Friday, February 19, 2010

Being all right with your flaws

Hello everyone! I hope the year has gotten off to a good start for all of you. As for me, I have started my second course in coaching, and plan to take a third starting in May. It's interesting since the majority of my classmates tend to be 10 to 20 years older than me, with established careers, families, lives, etc. Sometimes I feel I'm a bit "young" to be getting into this kind of work, but then a new person will come into my life, whom I am able to help, and I get right back into my studies with renewed vigor.

Sometimes it can be difficult to live authentically, since we get so many messages from the media and those around us on how we are supposed to be. When we are unable to fit that mold, it causes a lot of stress and self-resentment. If your strengths are thought of as flaws at a societal level, it can be very difficult to feel alright with being yourself. For example, classic American values place importance on individualism, responsibility, directness, and efficiency. In Japan, as I'm sure most of you are aware of, society values harmony, dedication to a larger group, deference to authority, and self-sacrifice.

What if you are American, yet prefer deferring to the group? You are criticized for lacking decisiveness and leadership, when maybe it's just simply all about you enjoying being left alone and just doing your job and going with the flow.

What if you are Japanese, and want to go home from work at a decent hour, because you love your family and want to spend time with them? You are criticized for not being a team player and will be passed over for promotions since you lack the self-sacrifice that will benefit the greater good of the company. Thankfully, this is slowly, slowly changing. But what if you are really a team player and do work hard at your job, yet it's simply about wanting to spend more time with the people you love?

People will always criticize 1) what they don't understand (and don't want to understand) 2) what they fear out of ignorance 3) what they secretly desire, yet can't have, for one reason or another. On a social level, where certain traits are highly favored, this can leave a large part of the population feeling unwanted and unnecessary.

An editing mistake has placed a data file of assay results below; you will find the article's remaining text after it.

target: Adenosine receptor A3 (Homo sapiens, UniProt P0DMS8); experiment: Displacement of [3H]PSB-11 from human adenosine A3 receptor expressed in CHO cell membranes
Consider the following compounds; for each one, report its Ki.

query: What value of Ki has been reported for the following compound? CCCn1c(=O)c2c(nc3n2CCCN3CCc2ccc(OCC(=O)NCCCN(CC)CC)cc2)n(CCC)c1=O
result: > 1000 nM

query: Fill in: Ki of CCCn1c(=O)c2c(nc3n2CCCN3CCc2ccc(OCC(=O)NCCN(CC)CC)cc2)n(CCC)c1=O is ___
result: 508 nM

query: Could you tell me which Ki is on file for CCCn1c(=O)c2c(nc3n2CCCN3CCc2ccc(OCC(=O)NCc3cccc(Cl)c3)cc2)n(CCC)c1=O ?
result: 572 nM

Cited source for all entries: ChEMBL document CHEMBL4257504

There is variety and diversity in the human race for a reason. The flaws people and society may see in you are a blessing in other ways. The universe desires a balance of traits.

You are who you are for a reason, and you have been blessed with gifts that, despite what others may think, are very powerful in a good way, and can be used to create a fulfilling life.

I'd like to close with a Chinese parable called, "The Cracked Pot". After reading, take some time to ponder how your perceived flaws might not be flaws at all.

A water bearer in China had two large pots, each hung on the ends of a pole which he carried across his neck. One pot had a crack in it, while the other pot was perfect and always delivered a full portion of water. At the end of the long walk from the stream to the house, the cracked pot arrived only half full.

For a full two years this went on daily, with the bearer delivering only one and a half pots full of water to his house.
Of course, the perfect pot was proud of its accomplishments, perfect for which it was made. But the poor cracked pot was ashamed of its own imperfection, and miserable that it was able to accomplish only half of what it had been made to do.

After 2 years of what it perceived to be a bitter failure, it spoke to the water bearer one day by the stream:
"I am ashamed of myself, because this crack in my side causes water to leak out all the way back to your house."
The bearer said to the pot, "Did you notice that there were flowers only on your side of the path, but not on the other pot's side?

"That's because I have always known about your flaw, and I planted flower seeds on your side of the path. Every day while we walk back, you've watered them. For two years I have been able to pick these beautiful flowers to decorate the table. Without you being just the way you are, there would not be this beauty to grace the house."